Besides being researched based, another common characteristic of the books I’ve covered this week is they are provocative. Not provocative in the Lindsay Lohan or Glenn Beck sense, where people do or say outrageous things to get attention that leads to, well, more attention (and, seemingly inevitably more money).
Instead they are provocative in the positive sense. They provoke thought, provoke more informed conversation, and provoke changes in behavior.
Communicating Change, Winning Employee Support for New Business Goals, by TJ Larkin and Sandar Larkin is the most provocative of the lot. It is also the most challenging to fully embrace.
In many large organizations there are two givens when it comes to communicating with front-line employees. The first is that the people in charge of that communications are professionals in execution. They have strong skills in writing, editing, producing videos, laying out publications, etc. The second is that corporate leadership doesn’t really trust anyone but itself to own the message, particularly when it is a message about important changes in the organization.
The result is that most employee communications is slick in execution and top-down and one-way in presentation. It is also, if you believe the research and conclusions in the Larkins’ book, mostly ineffective and at odds with what employees want and value in terms of communications. To quote from the book’s major premise:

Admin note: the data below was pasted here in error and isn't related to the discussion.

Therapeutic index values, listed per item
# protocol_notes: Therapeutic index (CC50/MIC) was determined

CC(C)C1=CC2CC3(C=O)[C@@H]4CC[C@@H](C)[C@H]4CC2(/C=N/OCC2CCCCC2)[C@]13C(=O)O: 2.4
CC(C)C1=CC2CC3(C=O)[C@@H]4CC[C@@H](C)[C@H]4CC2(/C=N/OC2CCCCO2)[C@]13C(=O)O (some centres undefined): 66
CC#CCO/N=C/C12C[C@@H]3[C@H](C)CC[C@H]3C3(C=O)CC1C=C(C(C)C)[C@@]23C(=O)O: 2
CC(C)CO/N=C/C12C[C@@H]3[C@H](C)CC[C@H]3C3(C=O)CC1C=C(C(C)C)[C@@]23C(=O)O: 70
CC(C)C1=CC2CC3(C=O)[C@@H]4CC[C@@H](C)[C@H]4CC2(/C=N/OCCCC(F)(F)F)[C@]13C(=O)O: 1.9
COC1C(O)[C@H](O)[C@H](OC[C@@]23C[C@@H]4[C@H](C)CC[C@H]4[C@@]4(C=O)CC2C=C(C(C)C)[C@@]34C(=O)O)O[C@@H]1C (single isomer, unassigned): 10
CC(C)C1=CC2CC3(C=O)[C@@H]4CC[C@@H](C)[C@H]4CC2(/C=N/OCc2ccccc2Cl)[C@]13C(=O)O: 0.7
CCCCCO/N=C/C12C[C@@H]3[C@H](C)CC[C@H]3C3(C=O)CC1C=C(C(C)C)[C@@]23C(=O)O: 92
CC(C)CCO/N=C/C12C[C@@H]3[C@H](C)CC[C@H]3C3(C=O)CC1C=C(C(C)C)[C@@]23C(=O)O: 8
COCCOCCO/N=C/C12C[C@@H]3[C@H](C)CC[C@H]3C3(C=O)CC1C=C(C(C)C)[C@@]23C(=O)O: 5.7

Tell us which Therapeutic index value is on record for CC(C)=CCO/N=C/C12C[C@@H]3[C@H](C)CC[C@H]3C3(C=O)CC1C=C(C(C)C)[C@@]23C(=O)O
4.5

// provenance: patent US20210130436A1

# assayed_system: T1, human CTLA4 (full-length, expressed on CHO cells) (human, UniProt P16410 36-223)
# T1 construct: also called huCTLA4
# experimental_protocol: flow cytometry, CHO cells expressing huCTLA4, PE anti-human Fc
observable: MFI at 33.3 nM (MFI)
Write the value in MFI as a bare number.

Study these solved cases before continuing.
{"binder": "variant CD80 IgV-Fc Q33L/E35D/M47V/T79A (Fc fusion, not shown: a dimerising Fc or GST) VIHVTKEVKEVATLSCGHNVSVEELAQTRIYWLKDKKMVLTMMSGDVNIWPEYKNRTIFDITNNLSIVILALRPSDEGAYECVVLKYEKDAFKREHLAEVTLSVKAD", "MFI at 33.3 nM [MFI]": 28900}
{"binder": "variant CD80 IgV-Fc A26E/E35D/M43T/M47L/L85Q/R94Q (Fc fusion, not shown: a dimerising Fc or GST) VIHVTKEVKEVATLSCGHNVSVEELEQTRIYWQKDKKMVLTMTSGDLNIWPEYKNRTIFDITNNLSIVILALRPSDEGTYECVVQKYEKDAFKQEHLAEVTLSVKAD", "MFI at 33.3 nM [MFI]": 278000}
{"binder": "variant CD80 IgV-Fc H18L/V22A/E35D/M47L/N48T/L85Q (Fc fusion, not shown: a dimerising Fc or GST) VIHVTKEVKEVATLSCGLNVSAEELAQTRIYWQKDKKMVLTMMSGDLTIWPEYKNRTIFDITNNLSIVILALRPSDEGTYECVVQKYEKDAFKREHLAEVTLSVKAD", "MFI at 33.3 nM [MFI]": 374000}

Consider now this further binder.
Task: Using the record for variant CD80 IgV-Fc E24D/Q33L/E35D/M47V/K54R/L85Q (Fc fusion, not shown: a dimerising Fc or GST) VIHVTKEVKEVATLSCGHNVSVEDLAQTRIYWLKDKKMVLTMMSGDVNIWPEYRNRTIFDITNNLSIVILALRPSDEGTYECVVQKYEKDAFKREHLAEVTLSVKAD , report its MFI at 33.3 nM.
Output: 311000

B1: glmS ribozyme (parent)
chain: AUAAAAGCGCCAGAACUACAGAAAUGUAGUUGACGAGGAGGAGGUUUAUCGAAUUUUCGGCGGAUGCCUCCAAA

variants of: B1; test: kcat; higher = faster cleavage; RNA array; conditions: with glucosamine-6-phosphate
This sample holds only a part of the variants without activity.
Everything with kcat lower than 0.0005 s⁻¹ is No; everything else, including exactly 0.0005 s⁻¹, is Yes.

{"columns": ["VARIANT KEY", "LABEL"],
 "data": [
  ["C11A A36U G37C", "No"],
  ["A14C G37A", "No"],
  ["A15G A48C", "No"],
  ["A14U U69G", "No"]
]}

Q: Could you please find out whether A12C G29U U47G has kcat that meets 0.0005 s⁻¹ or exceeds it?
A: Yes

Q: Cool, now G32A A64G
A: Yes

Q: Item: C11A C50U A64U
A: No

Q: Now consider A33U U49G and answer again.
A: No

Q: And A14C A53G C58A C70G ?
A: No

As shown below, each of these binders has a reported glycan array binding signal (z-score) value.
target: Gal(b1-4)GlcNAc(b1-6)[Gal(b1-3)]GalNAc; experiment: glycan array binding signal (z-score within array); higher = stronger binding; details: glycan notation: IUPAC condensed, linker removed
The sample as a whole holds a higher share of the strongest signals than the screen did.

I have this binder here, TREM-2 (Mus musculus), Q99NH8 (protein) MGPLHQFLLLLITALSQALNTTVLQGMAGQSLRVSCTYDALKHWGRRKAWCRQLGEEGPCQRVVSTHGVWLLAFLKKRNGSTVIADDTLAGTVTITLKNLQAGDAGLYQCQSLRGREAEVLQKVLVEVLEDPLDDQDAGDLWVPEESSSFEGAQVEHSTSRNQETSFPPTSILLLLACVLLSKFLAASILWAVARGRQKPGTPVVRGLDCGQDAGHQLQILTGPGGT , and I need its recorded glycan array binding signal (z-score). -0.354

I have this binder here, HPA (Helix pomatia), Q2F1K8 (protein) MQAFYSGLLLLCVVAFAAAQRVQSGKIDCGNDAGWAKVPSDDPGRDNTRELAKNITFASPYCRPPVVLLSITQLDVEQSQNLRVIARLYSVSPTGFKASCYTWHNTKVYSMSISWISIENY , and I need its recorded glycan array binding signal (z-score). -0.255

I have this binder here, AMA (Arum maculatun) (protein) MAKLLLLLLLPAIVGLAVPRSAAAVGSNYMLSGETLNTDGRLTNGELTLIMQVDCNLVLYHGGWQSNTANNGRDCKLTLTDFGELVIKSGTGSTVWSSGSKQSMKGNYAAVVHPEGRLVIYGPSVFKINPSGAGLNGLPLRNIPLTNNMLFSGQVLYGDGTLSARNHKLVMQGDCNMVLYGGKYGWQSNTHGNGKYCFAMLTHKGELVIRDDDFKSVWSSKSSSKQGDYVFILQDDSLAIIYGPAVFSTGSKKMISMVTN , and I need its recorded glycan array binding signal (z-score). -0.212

“Frontline employees distrust information from senior managers, don’t believe employee publications, hate watching executives on video, and have little or no interest in corporatewide topics. The boundary of the frontline worker’s world is his or her local work area. If the communication doesn’t break through this boundary, it is wasted.”
That’s hard for those of us who value our skills and abilities as communicators to accept. It’s a tough message for senior manager’s who are sure that all workers are awaiting the latest quarterly results and next year’s strategic plan with the same level of anticipation that they are. Particularly if they, the senior managers, are delivering it ex-cathedra.
In point of fact, the Larkins say that type of communication is not only suboptimal, it is counter productive. They present, with excellent sourcing and well-designed studies, what they call the three facts about the best ways to communicate change to employees in large companies. 1) Communicate directly to supervisors, 2) Have those supervisors use informal face-to-face communication with frontline workers, and 3) Communicate relative performance of the local work area.
The other, overriding message of Communicating Change is that all communication should change behavior in a positive, immediate, and measurable way. That’s not a bad mantra to keep in mind whether you are communicating with frontline employees, putting together an ad campaign, or making a sales call. I think Ogilvy, Cialdini, and Rackham would agree. – Barrett Sydnor
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